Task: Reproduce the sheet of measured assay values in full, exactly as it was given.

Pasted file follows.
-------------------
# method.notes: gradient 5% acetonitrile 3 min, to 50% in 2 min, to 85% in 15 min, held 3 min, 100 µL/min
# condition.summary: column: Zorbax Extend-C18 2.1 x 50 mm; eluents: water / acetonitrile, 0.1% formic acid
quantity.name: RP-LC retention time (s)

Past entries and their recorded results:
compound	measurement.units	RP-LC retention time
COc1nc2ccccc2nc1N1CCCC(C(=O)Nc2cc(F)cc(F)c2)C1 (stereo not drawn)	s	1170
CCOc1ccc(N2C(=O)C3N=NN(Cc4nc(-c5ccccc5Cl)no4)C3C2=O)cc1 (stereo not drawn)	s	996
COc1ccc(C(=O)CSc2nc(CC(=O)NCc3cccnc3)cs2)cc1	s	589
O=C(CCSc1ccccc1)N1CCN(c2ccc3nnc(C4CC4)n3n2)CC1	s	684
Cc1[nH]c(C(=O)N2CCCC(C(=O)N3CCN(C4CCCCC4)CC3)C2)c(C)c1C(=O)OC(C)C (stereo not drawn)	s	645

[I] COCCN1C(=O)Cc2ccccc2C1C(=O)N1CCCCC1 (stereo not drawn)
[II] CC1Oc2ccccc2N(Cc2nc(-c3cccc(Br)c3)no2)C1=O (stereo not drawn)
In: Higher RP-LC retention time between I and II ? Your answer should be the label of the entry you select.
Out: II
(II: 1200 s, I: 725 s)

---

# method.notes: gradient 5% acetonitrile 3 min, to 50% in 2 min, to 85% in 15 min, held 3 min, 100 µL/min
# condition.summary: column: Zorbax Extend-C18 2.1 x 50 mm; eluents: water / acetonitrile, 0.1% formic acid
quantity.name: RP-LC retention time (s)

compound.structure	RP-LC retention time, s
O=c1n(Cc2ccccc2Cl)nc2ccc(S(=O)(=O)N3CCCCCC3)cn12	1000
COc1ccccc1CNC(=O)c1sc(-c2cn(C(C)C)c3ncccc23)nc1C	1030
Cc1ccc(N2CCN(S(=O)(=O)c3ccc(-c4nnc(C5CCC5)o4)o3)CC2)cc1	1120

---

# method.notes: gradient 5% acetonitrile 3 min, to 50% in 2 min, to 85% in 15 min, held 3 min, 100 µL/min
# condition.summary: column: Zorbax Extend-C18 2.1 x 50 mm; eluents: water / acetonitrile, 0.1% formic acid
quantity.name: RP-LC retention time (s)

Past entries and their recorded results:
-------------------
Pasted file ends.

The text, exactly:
# method.notes: gradient 5% acetonitrile 3 min, to 50% in 2 min, to 85% in 15 min, held 3 min, 100 µL/min
# condition.summary: column: Zorbax Extend-C18 2.1 x 50 mm; eluents: water / acetonitrile, 0.1% formic acid
quantity.name: RP-LC retention time (s)

Past entries and their recorded results:
compound	measurement.units	RP-LC retention time
COc1nc2ccccc2nc1N1CCCC(C(=O)Nc2cc(F)cc(F)c2)C1 (stereo not drawn)	s	1170
CCOc1ccc(N2C(=O)C3N=NN(Cc4nc(-c5ccccc5Cl)no4)C3C2=O)cc1 (stereo not drawn)	s	996
COc1ccc(C(=O)CSc2nc(CC(=O)NCc3cccnc3)cs2)cc1	s	589
O=C(CCSc1ccccc1)N1CCN(c2ccc3nnc(C4CC4)n3n2)CC1	s	684
Cc1[nH]c(C(=O)N2CCCC(C(=O)N3CCN(C4CCCCC4)CC3)C2)c(C)c1C(=O)OC(C)C (stereo not drawn)	s	645

[I] COCCN1C(=O)Cc2ccccc2C1C(=O)N1CCCCC1 (stereo not drawn)
[II] CC1Oc2ccccc2N(Cc2nc(-c3cccc(Br)c3)no2)C1=O (stereo not drawn)
In: Higher RP-LC retention time between I and II ? Your answer should be the label of the entry you select.
Out: II
(II: 1200 s, I: 725 s)

---

# method.notes: gradient 5% acetonitrile 3 min, to 50% in 2 min, to 85% in 15 min, held 3 min, 100 µL/min
# condition.summary: column: Zorbax Extend-C18 2.1 x 50 mm; eluents: water / acetonitrile, 0.1% formic acid
quantity.name: RP-LC retention time (s)

compound.structure	RP-LC retention time, s
O=c1n(Cc2ccccc2Cl)nc2ccc(S(=O)(=O)N3CCCCCC3)cn12	1000
COc1ccccc1CNC(=O)c1sc(-c2cn(C(C)C)c3ncccc23)nc1C	1030
Cc1ccc(N2CCN(S(=O)(=O)c3ccc(-c4nnc(C5CCC5)o4)o3)CC2)cc1	1120

---

# method.notes: gradient 5% acetonitrile 3 min, to 50% in 2 min, to 85% in 15 min, held 3 min, 100 µL/min
# condition.summary: column: Zorbax Extend-C18 2.1 x 50 mm; eluents: water / acetonitrile, 0.1% formic acid
quantity.name: RP-LC retention time (s)

Past entries and their recorded results: